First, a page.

QUESTION: What do you go through in your own mind, as an actor, to present that kind of visual performance, where you do have to exhibit – because he doesn’t say a lot, but he does a lot with his eyes, and he does a lot with his body language.
ELI ROTH: Yeah. Well, it’s interesting, because all the scenes in Boston were just him talking non-stop. And when he’s – before war has turned him into this animal. All the scenes were cut out of the film. And if Quentin does his prequel, he’s going to use them in the prequel. So, there was dialogue scenes that we shot. But – you know, you have to basically dredge up the most painful experiences of your life, and make ‘em feel like it happened 15 minutes ago. And that is a particularly skill you have to work at and hone. And it’s very, very difficult to do that and maintain it, and do it repeatedly. And it’s exhausting, and very taxing, and very difficult mentally. I mean, you just – you know, everyone else – I realized when I film, like, a kill scene in Hostel, a death scene, I’m so happy by the end of the day, because I know I’ve got my pieces to make the horror movie work. But when I’m shooting the scene of beating Rachtman to death, at the end of the day everyone else is going out for drinks. And even though the scene is fake, the stuff I’m thinking of is very real. And you just want to crawl in a hole and die. You’re basically exposing yourself to the most vulnerable – making yourself vulnerable to the most painful experiences of your life, and opening up, in a way, for everyone in the world to see. So, it’s a very – you know, it’s an extremely painful process. But it’s all worth it, when you’re doing it for a project like this.
QUESTION: Does it change your perceptions, as a film director? I mean, even though you’ve acted before? You’ve done nothing like this.
ELI ROTH: Yeah, I wouldn’t consider anything I’ve done like that. Even Deathproof, it was like – one take. No, this is the first time I’ve really pushed myself as an actor. And – it’s definitely going to change how I direct. You know, I always understood, with Hostel, the torture scenes, I just let those guys – I gave them probably – several days, about a week off after they filmed their scenes just to recover from filming those torture scene. I know those was the most difficult scenes to shoot. But it’s going to change the way I rehearse, and also the way I run my set.
QUESTION: You said that you dropped your director’s hat pretty much all together while you were shooting this.
ELI ROTH: Well, I didn’t. To prepare for the role. But once I got there – well, I told Quentin I would help him make can if he needed help. And then he called me a week later and said, “Get your ass on the plane. I need you to shoot Nation’s Pride.” So, Nation’s Pride was three shots in the script, and I gave him 200 shots. And a 5 ½ minute – you know, Nazi propaganda epic. And he – I said, “This not only has to hang in there with Inglourious Basterds, this has to impress Hitler.” So, I really, really pushed myself harder than I ever had. I was going seven days a week, 24 hours a day.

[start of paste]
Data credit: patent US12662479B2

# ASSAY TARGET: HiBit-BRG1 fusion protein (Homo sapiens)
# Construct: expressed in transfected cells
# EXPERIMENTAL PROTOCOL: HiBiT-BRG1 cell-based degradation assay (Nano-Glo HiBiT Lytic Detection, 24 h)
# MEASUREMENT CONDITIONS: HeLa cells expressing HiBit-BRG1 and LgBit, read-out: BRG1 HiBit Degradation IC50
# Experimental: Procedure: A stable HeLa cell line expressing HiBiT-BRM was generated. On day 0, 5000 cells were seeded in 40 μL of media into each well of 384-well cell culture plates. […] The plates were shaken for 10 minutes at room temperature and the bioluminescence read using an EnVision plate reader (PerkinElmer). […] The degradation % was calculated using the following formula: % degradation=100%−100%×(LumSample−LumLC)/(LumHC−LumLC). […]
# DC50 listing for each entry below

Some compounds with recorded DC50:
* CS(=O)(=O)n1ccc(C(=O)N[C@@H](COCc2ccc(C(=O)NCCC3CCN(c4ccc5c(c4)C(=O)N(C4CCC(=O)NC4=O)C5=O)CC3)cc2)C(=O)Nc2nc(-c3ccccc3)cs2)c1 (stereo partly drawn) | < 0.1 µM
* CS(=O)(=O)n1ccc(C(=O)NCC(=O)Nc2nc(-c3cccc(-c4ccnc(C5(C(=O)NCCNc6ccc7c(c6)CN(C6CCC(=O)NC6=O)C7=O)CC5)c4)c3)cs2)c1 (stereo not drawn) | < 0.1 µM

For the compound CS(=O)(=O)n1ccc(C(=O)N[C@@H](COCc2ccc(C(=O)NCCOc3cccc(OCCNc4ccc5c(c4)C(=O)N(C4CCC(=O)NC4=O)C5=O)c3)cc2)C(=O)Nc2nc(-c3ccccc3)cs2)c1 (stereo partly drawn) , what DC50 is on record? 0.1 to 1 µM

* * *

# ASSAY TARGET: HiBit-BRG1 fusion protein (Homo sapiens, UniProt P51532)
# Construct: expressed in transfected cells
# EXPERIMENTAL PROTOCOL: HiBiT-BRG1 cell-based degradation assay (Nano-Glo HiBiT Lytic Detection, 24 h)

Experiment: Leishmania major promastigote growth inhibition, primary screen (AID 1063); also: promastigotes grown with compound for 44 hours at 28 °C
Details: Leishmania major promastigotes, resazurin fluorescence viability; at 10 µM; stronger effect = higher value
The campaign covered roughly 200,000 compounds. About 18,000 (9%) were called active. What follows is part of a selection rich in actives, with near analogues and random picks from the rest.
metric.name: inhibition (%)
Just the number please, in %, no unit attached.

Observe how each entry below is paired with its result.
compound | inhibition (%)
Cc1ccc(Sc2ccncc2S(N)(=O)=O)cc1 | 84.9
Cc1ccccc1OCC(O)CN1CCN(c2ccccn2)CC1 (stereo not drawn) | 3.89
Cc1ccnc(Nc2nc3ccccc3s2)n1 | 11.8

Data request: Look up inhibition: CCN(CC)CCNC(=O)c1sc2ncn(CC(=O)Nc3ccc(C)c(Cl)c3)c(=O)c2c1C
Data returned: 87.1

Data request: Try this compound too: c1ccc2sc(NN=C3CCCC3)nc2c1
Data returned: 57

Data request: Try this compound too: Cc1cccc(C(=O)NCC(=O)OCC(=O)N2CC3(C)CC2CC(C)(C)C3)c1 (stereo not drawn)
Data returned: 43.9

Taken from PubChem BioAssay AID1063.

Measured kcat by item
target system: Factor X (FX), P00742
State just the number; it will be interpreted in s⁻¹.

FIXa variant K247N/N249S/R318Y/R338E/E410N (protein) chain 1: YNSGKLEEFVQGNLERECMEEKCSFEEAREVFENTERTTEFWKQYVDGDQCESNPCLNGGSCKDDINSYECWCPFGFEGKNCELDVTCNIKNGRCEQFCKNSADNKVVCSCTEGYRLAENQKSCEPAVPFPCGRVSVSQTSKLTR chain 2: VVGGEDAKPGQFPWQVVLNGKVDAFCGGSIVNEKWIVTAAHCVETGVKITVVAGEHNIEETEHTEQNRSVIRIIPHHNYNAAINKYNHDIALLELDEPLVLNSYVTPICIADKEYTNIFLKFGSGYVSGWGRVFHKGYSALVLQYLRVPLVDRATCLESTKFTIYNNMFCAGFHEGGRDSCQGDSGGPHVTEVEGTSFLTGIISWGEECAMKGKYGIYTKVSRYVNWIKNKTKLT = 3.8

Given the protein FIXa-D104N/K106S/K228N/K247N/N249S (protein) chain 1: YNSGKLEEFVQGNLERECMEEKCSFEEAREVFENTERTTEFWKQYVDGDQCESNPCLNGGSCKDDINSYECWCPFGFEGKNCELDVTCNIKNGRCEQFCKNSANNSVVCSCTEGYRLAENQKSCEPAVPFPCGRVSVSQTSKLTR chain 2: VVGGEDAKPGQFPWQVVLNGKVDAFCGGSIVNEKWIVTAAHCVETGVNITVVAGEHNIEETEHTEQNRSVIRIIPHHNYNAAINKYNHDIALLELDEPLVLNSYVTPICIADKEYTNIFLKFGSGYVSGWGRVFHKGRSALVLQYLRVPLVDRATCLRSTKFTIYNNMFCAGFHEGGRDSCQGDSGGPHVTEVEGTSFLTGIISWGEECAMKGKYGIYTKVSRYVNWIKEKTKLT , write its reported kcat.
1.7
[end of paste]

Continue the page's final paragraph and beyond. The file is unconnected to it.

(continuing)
QUESTION: What were the challenges of shooting that? Because let’s say – you have to basically replicate a black and white style of filmmaking that would have been typical of the 1940s, and in Germany of the 1940s.
ELI ROTH: Exactly. We watched those movies. And I had seen some Nazi propaganda films. I’m Jewish, so I grew up – you know, knowing about these movies, and familiar with that era of cinema. And Quentin and I watched movies together, to talk about the type of film he wanted. But he wanted a battle scene that would be glorifying Germany, and the swastika. And it was all about Zoller being the hero. And so we had to have a certain type of – style of acting, and it had to move at a certain pace. And the way the people were shot. And we talked about it. I said, “Do you want to see blood? Do you want to see squibs? Do we want to”— you know, we said, “No, let’s do dust hits. Let’s see people grabbing their chest when they get shot. Let’s have that real sort of hammy style of acting.” But I didn’t want it to be a joke or parody. I wanted it to really – you know, it looks funny now compared to modern cinema. But I really wanted it to look authentic. I wanted people to think that this could have actually been – if people didn’t know that I directed it, if they didn’t see Daniel Bruhl in it, they would think that this was footage from a real movie. And actually, a number of people yesterday thought that I had taken footage from old film, which is the highest compliment. You know, it was great to shoot in black and white, and the 1 to 3 aspect ratio.